This drug test can’t tell the difference between menstrual cramp medication and crack cocaine. Police use it anyway.

Probable cause for a warrantless arrest exists when facts and circumstances within the arresting officer’s knowledge are sufficient to cause a person of reasonable caution to believe that a crime has been committed.  State v Huff, 64 Wn. App. 641, 826 P.2d 698 (1992).  But in the context of warrantless drug arrests, the officer’s training and experience with regard to narcotics identification is critical to establishing probable cause.  See State v Grande, 187 P.3d 248 (2008)(probable cause to arrest the occupants of a car for possession of a controlled substance exists when a trained officer detects the odor of a controlled substance emanating from a vehicle).

However, the methods police officers use in the field to establish probable cause to believe a seized item is a controlled substance are extremely vague and prone to misinterpretaion and error.  This however is a fact that Courts in Washington State seem to have little concern for, because too often the system minimizes the impact of being arrested and charged with a crime.

Legally speaking, probable cause to arrest and charge someone with a drug crime requires less evidence than what is required to actually convict someone at trial.   And ironically nothing police officers use to determine whether a seized item is a controlled substance is sufficient in itself to establish proof beyond a reasonable doubt at trial.  So what generally happens is that police make a determination in the field that the item they seized is a narcotic; arrest the suspect and charge her with a crime; AND THEN have the substance formally tested by the Washington State Patrol Crime Lab.

The problem with this is that it takes months for the crime lab to make its determination and meanwhile too many defendants sit in jail unable to post bail.  Chris Van Vechten once had a male client accused of possessing crack cocaine.  He insisted it was in fact menstrual cramp medication and that he only ran from the police because – as an African American with experience in the system – he feared for his life when confronted by a white police officer.  Yet his explanation as to why he would have loose menstrual cramp medication in his pocket was not convincing and he had prior drug convictions.  Because the stop was questionable, he had a good case, but he couldn’t afford to bail out so he took a plea deal to resisting arrest after serving 33 days in jail.  Two months later, the Washington State Patrol Crime Lab determined the alleged crack cocaine was in fact Midol menstrual cramp medication.  No apology was ever offered by the State.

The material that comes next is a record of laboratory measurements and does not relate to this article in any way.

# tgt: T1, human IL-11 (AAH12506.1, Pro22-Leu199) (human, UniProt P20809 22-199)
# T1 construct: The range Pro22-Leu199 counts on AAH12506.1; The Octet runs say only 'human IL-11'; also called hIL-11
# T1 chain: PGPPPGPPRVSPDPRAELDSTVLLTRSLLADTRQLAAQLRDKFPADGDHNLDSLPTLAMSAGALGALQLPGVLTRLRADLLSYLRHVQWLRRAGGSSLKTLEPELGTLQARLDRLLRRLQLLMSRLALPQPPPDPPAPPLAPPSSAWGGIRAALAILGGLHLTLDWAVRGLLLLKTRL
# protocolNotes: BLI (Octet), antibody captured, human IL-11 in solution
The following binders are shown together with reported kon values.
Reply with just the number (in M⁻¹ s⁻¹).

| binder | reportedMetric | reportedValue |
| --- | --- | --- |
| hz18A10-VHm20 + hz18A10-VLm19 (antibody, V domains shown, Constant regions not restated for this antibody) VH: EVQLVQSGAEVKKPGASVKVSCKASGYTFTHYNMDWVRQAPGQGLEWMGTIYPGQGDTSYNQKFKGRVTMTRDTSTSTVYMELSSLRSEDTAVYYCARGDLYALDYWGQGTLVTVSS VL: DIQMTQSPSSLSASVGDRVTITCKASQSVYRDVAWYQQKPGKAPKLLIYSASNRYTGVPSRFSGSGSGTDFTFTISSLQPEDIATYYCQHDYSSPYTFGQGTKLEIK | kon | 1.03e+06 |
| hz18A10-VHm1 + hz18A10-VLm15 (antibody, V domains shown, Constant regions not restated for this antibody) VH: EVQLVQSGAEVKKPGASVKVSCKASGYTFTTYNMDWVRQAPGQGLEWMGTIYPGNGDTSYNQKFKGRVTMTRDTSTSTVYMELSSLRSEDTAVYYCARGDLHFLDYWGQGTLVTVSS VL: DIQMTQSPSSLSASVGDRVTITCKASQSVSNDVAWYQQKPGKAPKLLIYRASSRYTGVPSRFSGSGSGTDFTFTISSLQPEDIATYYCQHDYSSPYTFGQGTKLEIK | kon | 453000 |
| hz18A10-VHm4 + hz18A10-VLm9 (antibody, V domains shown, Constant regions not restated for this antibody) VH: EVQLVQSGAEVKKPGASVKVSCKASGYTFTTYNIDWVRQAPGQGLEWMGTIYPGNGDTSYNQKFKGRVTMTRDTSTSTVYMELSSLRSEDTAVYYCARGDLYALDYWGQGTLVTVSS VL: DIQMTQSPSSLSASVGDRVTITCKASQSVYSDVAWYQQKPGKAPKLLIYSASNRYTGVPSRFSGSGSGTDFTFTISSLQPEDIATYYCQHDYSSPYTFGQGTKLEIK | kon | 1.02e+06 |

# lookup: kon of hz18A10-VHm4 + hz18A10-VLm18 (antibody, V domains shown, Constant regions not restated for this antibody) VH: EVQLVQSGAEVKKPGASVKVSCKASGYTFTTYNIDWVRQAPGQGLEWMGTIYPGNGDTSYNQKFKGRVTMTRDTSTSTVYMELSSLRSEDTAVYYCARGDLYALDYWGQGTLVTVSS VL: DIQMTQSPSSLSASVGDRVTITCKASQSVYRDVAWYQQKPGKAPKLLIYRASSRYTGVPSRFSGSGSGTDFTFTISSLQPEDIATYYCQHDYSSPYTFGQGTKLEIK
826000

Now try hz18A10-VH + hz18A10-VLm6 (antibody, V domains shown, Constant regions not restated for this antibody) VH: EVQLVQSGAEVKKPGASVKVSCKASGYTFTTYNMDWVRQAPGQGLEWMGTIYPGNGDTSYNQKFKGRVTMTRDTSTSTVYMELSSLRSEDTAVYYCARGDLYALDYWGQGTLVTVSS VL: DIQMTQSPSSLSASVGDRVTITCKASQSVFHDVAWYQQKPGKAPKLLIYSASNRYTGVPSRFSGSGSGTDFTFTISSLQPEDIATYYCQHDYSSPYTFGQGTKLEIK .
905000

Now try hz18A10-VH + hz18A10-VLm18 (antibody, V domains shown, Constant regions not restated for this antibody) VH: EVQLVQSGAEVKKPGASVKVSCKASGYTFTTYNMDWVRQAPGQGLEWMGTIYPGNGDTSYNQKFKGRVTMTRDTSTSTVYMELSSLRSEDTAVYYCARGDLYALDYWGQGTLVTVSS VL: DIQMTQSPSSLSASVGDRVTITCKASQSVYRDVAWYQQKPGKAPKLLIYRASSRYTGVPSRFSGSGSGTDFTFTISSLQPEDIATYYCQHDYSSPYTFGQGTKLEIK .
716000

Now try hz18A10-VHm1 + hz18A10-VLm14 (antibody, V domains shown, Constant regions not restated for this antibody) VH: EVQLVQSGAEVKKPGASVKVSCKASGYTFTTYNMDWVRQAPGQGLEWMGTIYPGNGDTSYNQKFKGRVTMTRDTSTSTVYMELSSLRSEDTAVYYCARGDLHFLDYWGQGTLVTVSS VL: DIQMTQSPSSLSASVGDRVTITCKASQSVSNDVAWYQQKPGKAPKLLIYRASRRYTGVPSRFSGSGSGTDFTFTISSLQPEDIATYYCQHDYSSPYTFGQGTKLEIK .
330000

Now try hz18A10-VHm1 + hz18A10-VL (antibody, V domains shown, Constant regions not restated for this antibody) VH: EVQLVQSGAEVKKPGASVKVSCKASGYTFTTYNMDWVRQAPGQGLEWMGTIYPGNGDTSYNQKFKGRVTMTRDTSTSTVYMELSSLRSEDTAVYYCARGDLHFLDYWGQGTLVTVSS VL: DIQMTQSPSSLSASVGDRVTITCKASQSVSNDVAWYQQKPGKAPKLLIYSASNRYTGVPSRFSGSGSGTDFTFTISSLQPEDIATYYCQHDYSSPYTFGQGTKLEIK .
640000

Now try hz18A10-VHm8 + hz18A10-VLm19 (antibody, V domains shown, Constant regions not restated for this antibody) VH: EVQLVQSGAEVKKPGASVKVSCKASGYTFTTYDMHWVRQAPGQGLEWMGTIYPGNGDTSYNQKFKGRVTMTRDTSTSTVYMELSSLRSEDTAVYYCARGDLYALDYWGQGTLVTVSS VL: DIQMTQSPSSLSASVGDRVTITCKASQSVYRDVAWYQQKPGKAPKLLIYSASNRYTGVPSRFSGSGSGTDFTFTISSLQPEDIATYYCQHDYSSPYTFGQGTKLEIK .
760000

Incidents like that, while admittedly the exception and not the rule, are still far more common than people should be comfortable with.  And so with that in mind, we must consider how police determine that what they encounter in the field is a controlled substance.


There are five main methods police use to determine whether a seized item is a controlled substance in the field:

SMELL.  Some drugs, like marijuana and often heroin, have a distinct odor officers are trained to detect.  But often times these odors are associated with legal substances like vinegar.

VISUAL IDENTIFICATION.  Many police officers attest to having “familiarity” with controlled substances and that they know from their “training and experience” that what they are looking at is a controlled substance.  This is particularly the case with methamphetamine.

SURROUNDING PACKAGING AND PARAPHERNALIA.  Often times controlled substances are kept with the tools used to enjoy them and so finding tubers or needles in the same packaging as the substance is often a good indicator as to what the item is.

ADMISSIONS FROM THE DEFENDANT.  Police officers will usually ask “what is this?” to an arrestee in hopes of getting an admission to what it is.  A large percentage of suspects will confess because they believe that by doing so the system will view them as taking responsibility for their actions.  Unfortunately, in many jurisdictions, those who “do the right thing” get prosecuted the harshest.  It is always best to remain silent and say something like you look like a really nice guy officer, and I want to help you out, but I really don’t know what I’m doing here and think I should talk to a lawyer first.”

DRUG TESTING FIELD KITS.  These are unfortunately the most common tools used to determine whether a substance is a narcotic in the field.  Unfortunately, both law enforcement, the courts and the general public have unfounded faith in these tests.

Chris interviewed an arresting Pierce County Sheriff Deputy in September of 2019 who had charged Chris’ client with unlawful possession of a controlled substance, crack cocaine, following his arrest in July of that same year.  The deputy’s basis for probable cause was three part: (1) his supposed familiarity with what crack cocaine looks like; (2) the defendant’s suspicious answer to the question “what is this?”; (3) the results of a NIK field test kit that positively identified the substance as crack cocaine.